PCIe Device Lending
Dolphin eXpressWare SmartIO software offers a flexible way to enable PCIe IO devices (NVMes, FPGAs, GPUs etc) to be accessed within a PCIe Network. Devices can be borrowed over the PCIe network without any software overhead at the performance of PCI Express. Device Lending is a simple way to reconfigure systems and reallocate resources. GPUs, NVMe drives or FPGAs can be added or removed without having to be physically installed in a particular system on the network. The result is a flexible simple method of creating a pool of devices that maximizes usage.
Since this solution uses standard PCIe, it doesn’t add any software overhead to the communication path. Standard PCIe transactions are used between the systems. Dolphins eXpressWare software manages the connection and is responsible for setting up the PCIe Non Transparent Bridge (NTB) mappings.
Two types of functions are implemented with device lending. These are the lending function and the borrowing function:
- Lending involves making devices available on the network for temporary access. These PCIe devices are still located within the lending system.
- The borrowing function can lookup available devices. Devices can then be temporarily borrowed as long as required. When use of the device is completed, the device can be released and borrowed by other systems on the network or returned for local use.
The Dolphin Device Lending software enables this process to be controlled using a set of command line tools and options. These tools can be used directly or integrated into any other higher level resource management system. The device lending software is very flexible and does not require any boot order or power on sequencing. PCIe devices borrowed from a remote system can be used as if they were local devices until they are given back. The Device Lending software does not require any changes to standard device drivers or to the Linux kernel.
Device lending also enables a SR-IOV device to be shared as a MR-IOV device. SR-IOV functions can be borrowed by any system in the PCIe Network. Thereby enabling the device to be shared by multiple systems. This maximizes the use of SR-IOV devices such as 100 Gbit Ethernet cards.
As there is no software involved in data transfers to a remote device, the performance accessing a remote device will be very similar to a local device. If the transparent driver needs to re-map a DMA window, the re-map will be performed locally at the borrowing side, very similar to what happens in a virtualized system. The actual performance is system and device dependent. On Intel systems, the IOMMU / VT-d must be off on the lending side for maximum performance.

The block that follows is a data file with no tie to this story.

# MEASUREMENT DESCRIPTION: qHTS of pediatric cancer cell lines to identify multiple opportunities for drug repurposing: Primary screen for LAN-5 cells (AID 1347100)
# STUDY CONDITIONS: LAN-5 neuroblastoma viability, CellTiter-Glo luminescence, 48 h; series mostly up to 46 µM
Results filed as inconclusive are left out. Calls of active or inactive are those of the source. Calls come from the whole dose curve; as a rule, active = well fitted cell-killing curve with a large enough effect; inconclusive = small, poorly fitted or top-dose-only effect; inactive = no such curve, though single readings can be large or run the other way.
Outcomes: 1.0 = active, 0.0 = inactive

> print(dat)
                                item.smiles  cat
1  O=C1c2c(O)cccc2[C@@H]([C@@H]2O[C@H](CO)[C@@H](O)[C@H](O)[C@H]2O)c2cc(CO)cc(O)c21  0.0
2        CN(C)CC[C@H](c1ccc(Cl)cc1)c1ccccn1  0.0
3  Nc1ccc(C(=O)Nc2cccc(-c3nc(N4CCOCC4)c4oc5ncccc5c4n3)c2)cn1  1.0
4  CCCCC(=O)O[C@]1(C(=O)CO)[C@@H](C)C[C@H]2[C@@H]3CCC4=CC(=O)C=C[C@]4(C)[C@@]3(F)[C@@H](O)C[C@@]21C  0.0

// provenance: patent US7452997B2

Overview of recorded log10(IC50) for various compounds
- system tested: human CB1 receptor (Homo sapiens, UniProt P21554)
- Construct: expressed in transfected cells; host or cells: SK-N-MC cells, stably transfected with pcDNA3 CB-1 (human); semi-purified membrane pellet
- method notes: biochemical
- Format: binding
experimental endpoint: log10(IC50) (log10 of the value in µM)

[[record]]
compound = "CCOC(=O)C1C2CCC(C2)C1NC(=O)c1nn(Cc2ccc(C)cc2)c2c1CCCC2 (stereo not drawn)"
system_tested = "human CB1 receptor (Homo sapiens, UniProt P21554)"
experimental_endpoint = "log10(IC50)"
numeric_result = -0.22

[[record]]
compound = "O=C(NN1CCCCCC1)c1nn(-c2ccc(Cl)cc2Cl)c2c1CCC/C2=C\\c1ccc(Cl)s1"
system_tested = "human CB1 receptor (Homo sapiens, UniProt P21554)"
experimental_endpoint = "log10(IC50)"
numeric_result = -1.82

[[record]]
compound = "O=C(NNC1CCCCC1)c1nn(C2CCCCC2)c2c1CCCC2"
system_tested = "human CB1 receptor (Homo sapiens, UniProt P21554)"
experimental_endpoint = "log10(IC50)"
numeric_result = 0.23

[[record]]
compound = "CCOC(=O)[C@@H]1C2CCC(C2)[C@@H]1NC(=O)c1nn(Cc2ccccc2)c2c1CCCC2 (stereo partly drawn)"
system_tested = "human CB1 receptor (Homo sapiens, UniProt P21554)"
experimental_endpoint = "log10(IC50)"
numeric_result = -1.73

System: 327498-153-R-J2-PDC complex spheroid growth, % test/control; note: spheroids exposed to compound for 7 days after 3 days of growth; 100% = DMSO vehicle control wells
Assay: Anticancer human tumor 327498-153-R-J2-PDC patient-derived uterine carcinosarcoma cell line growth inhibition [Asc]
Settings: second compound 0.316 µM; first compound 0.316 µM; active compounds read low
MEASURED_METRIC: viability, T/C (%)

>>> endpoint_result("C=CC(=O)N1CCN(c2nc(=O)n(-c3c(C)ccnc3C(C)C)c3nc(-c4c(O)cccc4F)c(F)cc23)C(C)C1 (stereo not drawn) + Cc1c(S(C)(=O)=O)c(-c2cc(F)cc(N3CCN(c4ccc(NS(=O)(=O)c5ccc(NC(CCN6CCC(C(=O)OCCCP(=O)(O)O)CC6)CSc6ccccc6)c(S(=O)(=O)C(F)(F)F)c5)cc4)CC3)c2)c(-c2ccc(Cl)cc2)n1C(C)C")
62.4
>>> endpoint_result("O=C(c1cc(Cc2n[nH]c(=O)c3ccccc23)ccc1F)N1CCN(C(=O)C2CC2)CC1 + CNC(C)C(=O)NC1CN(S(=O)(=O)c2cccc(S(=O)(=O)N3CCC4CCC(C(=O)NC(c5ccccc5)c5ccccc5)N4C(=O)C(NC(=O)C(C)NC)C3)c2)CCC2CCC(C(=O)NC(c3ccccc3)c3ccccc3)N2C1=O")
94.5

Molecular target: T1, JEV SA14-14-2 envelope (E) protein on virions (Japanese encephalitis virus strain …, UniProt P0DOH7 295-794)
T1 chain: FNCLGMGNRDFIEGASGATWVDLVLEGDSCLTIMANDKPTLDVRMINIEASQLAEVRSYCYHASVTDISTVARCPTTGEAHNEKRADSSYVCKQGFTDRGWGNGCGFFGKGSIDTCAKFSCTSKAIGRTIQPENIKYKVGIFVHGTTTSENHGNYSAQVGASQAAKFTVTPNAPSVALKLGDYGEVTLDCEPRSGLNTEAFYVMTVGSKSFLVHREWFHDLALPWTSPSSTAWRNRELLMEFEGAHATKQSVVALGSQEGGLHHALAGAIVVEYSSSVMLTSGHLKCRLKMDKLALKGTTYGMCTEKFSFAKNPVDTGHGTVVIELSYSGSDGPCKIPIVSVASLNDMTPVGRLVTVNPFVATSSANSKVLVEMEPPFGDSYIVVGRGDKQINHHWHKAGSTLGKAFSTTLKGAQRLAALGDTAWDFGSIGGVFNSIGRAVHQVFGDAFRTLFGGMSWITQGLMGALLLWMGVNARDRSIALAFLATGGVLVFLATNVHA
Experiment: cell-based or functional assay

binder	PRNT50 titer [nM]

Test setup: Unmodified Nvidia CUDA 8.0 Samples bandwidth Test, Nvidia Driver Version 375.26 , GPU Quadro P400, Xeon E5-1630 3.7 GHz, DDR4 2133 MHz, CentOS 7, 64 bit, Dolphin PXH830 cards, driver DIS 5.5.0d Development
Who will benefit from Device Lending ?
Device Lending can be used in may configurations and use cases where you want to use a PCIe device that is installed in another PC.
- Dynamic reallocation of NVMe drives
- Flexible use of GPUs
- Sharing of SR-IOV devices
How does it work ?
The implementation is composed of two parts, the lending side and the borrowing side. We rely on a PCIe NTB implementation to setup a flexible address space between systems. The way Device Lending works, the lending side software binds itself as a driver for the targeted PCIe devices. This provides exclusive access to the device, allowing the Device Lending software to access the device’s configuration space while preventing other drivers on the host from interfering.
The Device Lending software then notifies the borrowing side of all available devices. When the user requests an available device, the borrowing side Device Lending software communicates with the lending side software in order to set up the device’s configuration space. The lending side adds the targeted device into a per-borrower IOMMU domain, isolating the device from the rest of the system and other borrowers.
The borrowing side then sets up the necessary MMIO mappings using the NTB and tells the lending side to set up the reverse mappings for device to RAM DMA as well as MSI mappings. Following this, the borrowing side then injects the device into the Linux PCIe subsystem and signals a hot-add event. Linux will probe the device, set it up and load the device driver.
The device driver is now able to communicate with the device using MMIO access. Whenever the device driver sets up new DMA mappings using the Linux DMA-API, the borrowing side Device Lending software intercepts these calls and dynamically sets up and tear down the necessary IOMMU mappings. This allows the borrowing side device driver to transfer data to the remote device with no additional software overhead.
The Device Lending software will be available for Dolphins PXH810 and PXH830 cards. Initially, only for Linux. The software can also be licensed to OEMs having a compliant PCIe network (Cables or backplanes).
The Device Lending software was made available to beta testers mid May 2017. Please consult the Device Lending beta test page for more details.
The Device Lending software specification may change without notice during the beta test program.